Kids Corner—Family Issues in Divorce
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Divorce is much like a dance. There is the setting, the discordant music, the tense rhythm that leads up to one person asking the other to dance divorce. And children are an integral part. They take on different parts of the dance. They absorb the tension, believing they are being punished for misbehavior, and they cling or push away. A child may attempt to “parent” the parents, modeling the art of sharing and getting along, or he may transform into a hellion on wheels, destroying everything in his wake, including the rift between Mom and Dad.
The distress children feel can also be physical. This may be expressed as stomachaches and nightmares. And under such stress, the genetic predisposition to migraine may erupt into a first attack. In fact, a child often becomes the designated patient in the hope of holding the family together by diverting attention to his health instead of the disintegrating relationship between parents.
Somatizing Stress: Physical pain is easier to bear than emotional. It’s tangible, diagnosable, and understandable. People feel sorry for a person in pain and reach out to soothe the hurt. Pain gets special attention and treatment. It interrupts the mundane routine and rest is usually the best medicine. But the longer the physical problem occurs, the harder it is to give it up. While it becomes a monkey on the back that hurts, it’s also a companion.
The need to be needed is also seductive to the parent who feels wronged, betrayed, or abandoned. This can lead to the development of a codependent relationship between child and parent, where the child’s pain or illness brings the parent closer. Codependency, which is automatic and unconscious, convinces the child and the parent that they are doing the best they can but, in reality, when the child feels healthy, the parent becomes needier.
Solution: It’s important that children not experience the pain of headache as a reprieve from the pain of divorce. When talking to your child, focus on feelings. “Your pain hurts me too. Tell me about it.” In this way the parent helps the child see that the headache is an expression of the child’s distress over the family breaking up. A child usually cannot differentiate physical pain from emotional. That’s why it’s “somatizing” stress. It’s less painful to admit physical pain than emotional pain. Tapping into the emotional pain helps reduce the physical pain. If you and your child are becoming codependent, then you may need to seek out therapeutic help.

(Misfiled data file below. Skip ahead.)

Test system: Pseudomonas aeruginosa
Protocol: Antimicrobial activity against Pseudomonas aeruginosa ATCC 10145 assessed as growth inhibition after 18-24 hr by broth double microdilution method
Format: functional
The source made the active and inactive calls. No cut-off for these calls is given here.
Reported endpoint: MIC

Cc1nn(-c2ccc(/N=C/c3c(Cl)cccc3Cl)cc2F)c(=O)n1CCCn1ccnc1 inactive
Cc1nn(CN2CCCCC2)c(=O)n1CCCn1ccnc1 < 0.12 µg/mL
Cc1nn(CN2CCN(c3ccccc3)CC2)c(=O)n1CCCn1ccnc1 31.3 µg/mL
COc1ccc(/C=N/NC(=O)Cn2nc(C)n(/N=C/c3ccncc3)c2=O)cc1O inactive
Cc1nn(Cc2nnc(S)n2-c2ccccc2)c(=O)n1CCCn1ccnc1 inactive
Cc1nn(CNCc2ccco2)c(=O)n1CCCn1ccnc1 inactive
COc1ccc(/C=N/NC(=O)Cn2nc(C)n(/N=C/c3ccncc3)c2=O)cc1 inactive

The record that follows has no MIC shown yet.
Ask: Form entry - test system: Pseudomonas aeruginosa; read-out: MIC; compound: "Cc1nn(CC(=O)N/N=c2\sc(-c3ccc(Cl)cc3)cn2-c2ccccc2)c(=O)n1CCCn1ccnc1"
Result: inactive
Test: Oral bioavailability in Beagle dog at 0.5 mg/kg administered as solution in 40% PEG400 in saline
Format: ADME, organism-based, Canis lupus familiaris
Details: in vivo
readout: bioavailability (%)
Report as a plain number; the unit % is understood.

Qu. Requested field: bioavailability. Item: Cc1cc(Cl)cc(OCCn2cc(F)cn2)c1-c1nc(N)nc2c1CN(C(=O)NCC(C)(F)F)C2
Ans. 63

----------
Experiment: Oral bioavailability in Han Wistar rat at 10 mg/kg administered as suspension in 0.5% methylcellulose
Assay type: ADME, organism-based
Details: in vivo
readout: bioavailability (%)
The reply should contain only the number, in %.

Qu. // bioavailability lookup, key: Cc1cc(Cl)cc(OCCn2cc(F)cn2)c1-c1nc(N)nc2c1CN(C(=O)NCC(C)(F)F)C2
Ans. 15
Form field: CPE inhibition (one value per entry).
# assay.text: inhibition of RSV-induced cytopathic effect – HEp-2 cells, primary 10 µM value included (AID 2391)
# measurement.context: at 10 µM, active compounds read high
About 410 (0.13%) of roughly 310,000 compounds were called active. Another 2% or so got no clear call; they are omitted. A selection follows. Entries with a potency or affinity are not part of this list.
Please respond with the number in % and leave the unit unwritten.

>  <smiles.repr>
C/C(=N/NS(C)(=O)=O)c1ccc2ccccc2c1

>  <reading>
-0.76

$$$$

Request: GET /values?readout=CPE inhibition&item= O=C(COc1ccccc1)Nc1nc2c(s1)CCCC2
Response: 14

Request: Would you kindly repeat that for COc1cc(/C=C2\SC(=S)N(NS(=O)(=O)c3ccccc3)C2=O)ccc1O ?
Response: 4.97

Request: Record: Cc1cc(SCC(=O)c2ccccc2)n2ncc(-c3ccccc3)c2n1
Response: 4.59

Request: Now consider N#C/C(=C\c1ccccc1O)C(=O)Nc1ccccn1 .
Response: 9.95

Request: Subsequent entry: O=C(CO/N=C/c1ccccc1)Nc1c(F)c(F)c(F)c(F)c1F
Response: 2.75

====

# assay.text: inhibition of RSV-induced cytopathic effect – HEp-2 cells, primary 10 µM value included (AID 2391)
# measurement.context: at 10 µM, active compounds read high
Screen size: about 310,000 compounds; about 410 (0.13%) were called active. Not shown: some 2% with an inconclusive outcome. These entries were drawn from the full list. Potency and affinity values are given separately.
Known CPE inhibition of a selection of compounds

The Helper: As a migraineur, the child is highly sensitive to the feelings of the family and may attempt to protect a parent by intercepting the barbs thrown by the other parent. He aims to keep his parents happy by doing everything right so they have less to worry about. He has a hard time sleeping, worrying that he’s shirking his duty by being in his own bed rather than looking after his parents. He has bad dreams about his home teetering on the edge of a mountain, being swept around by a mud slide while he stands by watching, unable to rescue his parents inside. Trying to out-parent his parents may trigger headaches.
Solution: Give the child permission to be a kid. The message should be “You can’t fix this. It’s up to us to work things out. Maybe we won’t be able to, but your job is to enjoy childhood.”
Acting Out Fear: To every request, this child has the same response, “No! You can’t make me!” She fights on the playground during recess. She’s sent to the principal’s office for talking back to the teacher. Her grades are dropping. She has become a stranger to her parents. She is acting out her fear that her parents are about to leave her. And she has a headache everyday. She complains she’s too sick to go to school but she feels just as bad when she stays home.
Solution: This child needs to be held and reassured that her parents will always be there for her, if not for each other. The adults in her life need to understand that her “bad” behaviors are her best attempts at beating back the fear that is creeping up on her, threatening to take her over. She needs an opportunity to act out her fear through games or toys, drawing, or role playing in a safe place under the supervision of an understanding, supportive adult, perhaps a therapist. As her fear lessens, her headaches will become less frequent as well.
Recurrent headaches in children are most often migraine and are generally precipitated by an environment that overwhelms the child. Reassurance and encouragement that the child continues her routine are ways to focus on today rather the unknown of tomorrow.
Look for the third and final part of this series June 29th when Dr. Farmer will write about Psychological Factors in Childhood Headaches.
Kathleen Farmer, PsyD, Headache Care Center, Springfield, Missouri
Published on June 8, 2010